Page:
This is very adaptable to many topics. The loose premise is to have students create a presentation proving that they understand the topic they did for homework, while reformulating their knowledge. Examples include presenting to the local council to convince them to use more energy efficient technology (for a lesson on renewable energy), or to a historical figure encouraging them to take a different course of action (for a history lesson).

“Teach the teacher.”

Tell the students that they are the teacher for the lesson and they have to teach you (role-playing the student for the lesson) about the topic. This is inherently differentiated because some students will only be able to re-iterate the main points of the lesson, while others will be able to reformulate and create new ideas based on the content, which is very high order thinking. The lesson is accessible and beneficial to all levels. To make that is true, I would recommend setting your expectations very clearly on this before the students begin; make sure they know that reformulating the ideas they’ve learnt is a target for the task, possibly by giving a rubric or possibly by setting a new context. For example, if my lesson focused on conservation strategies for endangered species, some thing I do teach often, the “teach the teacher” task might be, “Teach me how to create a nature reserve here in this town to protect species X, Y, and Z”. From this, reformulating ideas and applying knowledge is more of a requirement.

Whatever your chosen activity is, make sure it involves some creative thinking on the part of the students, as well as analysis and application of the concepts they covered for homework. As I mentioned, it’s also really helpful to give students an assessment rubric for any work you set. Which leads us to point five.

5. Think about feedback and assessment

All types of assessment will change a little with a flipped lesson. The activities don’t lend themselves to traditional marking so assigning a grade or score can be tricky, and as there is often less writing, you have to think more carefully about what you will base your feedback on.

In my flipped lessons I minimize student writing time and solo work. This presents the problem: how do I assess the students, both formatively and summatively? First of all, the activities usually lend themselves to effective informal assessment (via teacher monitoring), but second of all, they are great opportunities for rubric-based assessment, and therefore feedback. Giving out the criteria to students before they start the activity gives the students a focus for completing their task, and the criteria can be used by their peers (and you, the teacher) to assess students (and assign a summative assessment score if that’s one of your goals for the lesson).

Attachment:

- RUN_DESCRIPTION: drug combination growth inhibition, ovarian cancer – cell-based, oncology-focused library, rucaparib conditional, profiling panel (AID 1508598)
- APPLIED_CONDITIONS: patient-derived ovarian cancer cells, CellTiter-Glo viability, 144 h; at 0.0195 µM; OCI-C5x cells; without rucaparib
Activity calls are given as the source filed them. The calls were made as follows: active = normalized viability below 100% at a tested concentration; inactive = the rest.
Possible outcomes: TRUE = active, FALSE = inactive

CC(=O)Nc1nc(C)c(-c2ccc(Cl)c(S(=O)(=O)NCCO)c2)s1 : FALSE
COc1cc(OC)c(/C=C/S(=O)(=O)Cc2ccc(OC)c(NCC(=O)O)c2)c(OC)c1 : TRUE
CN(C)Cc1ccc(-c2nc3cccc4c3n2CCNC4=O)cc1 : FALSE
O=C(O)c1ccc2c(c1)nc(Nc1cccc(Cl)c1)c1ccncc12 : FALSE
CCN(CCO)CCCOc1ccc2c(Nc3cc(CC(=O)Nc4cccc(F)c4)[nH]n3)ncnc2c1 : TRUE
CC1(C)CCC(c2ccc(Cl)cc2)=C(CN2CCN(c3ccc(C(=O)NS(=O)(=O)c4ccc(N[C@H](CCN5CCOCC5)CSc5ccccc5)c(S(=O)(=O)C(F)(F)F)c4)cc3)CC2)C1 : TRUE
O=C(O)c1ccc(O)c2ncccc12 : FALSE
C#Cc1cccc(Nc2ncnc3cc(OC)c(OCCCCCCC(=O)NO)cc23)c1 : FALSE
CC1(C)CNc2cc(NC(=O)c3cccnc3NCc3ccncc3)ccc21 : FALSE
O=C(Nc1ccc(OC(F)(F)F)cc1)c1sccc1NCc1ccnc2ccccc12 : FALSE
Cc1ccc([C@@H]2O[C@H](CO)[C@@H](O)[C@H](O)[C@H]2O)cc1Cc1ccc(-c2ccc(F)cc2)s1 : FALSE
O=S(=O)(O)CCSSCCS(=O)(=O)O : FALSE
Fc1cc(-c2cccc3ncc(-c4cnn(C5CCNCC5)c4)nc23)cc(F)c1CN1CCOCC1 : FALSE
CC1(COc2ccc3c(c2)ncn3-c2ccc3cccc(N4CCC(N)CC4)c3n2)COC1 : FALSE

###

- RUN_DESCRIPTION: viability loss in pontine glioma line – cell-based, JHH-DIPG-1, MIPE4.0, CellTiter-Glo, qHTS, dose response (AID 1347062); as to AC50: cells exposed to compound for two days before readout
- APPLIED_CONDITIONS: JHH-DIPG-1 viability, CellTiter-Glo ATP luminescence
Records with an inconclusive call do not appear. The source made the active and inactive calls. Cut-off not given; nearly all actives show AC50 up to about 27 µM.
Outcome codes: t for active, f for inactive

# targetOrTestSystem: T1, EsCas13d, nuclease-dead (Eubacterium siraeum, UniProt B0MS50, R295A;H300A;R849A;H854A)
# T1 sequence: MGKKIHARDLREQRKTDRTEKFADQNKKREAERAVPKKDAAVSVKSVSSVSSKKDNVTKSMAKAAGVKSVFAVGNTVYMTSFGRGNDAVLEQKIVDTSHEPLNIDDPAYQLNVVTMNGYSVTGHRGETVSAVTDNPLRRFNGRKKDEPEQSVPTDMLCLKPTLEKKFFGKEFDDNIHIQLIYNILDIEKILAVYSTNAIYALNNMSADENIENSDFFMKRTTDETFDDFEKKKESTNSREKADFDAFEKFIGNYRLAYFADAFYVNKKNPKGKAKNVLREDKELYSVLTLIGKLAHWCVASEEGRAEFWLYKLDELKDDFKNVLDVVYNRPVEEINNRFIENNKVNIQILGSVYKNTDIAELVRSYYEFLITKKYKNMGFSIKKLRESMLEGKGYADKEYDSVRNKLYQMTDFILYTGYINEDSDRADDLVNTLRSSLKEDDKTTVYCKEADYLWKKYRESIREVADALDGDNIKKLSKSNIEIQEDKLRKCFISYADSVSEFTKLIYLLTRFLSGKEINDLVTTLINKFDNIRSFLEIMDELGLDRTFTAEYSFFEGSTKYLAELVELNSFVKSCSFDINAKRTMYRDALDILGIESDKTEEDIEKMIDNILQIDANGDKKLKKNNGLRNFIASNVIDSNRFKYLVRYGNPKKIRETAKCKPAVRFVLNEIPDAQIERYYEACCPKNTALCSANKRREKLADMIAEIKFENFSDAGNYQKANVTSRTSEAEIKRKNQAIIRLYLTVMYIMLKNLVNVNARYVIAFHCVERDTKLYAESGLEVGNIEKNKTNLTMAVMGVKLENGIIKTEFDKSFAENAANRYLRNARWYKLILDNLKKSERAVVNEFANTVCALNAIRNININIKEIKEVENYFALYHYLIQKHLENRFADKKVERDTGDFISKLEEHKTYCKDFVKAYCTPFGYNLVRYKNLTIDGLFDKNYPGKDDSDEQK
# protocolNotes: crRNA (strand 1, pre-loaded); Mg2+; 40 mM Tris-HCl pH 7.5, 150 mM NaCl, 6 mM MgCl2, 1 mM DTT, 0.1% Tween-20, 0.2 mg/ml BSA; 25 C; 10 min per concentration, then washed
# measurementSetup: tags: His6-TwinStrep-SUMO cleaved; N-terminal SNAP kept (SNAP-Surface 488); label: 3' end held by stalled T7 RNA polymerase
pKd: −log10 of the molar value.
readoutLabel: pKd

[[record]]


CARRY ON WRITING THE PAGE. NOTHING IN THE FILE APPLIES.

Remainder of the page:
It may sound complicated at first but once you do one lesson you’ll realize two things. Firstly, it takes about the same amount of planning and effort to create a flipped learning lesson as it does to make a “normal” lesson, and secondly, it’s a lot more fun (for students AND their teacher) to have a flipped classroom. Good luck!

Reflecting on a flipped learning lesson

Recently I did a flipped learning lesson on enzymes for a year 10 (age 14-15) IGCSE Biology class. The results were fantastic, and the lesson was well received by the students. The content was covered far more efficiently than with a traditional (non-flipped) lesson, and students were obviously having a great time.

(The full lesson plan and all resources are available here.)

At this point I should mention that not all of my lessons are flipped; I think flipped learning is a positive paradigm shift in teaching and I aim to maximise its use, but I don’t think teaching is a one-trick show. I don’t think there is one teaching method that suits every topic, every teacher, and every student. (And the science supports this; students learn better when there is variety, but more on that in a later post).

The basic outline of the lesson went like this:

  • At the end of Monday’s lesson (Monday’s lesson wasn’t related to enzymes), I gave the students the worksheet on enzymes, and directed them to the video on Youtube that would give them the information to complete the sheet.
  • At the very beginning of the next lesson (which was on Thursday), students did peer checking to compare answers. The work wasn’t assessed as it was a learning task, not an assessment task, so students were told that changing answers is OK here, it’s not “cheating”.
  • After the peer review, we did a class review, then I took questions. The students were all engaged, and most of them took additional notes on their homework sheet as part of the group review. By now we were 10 minutes into the lesson and all students had covered all the content and reviewed it. Of course, the level of understanding each student had, and their ability to apply the work, was unknown at this point, but that’s OK for now.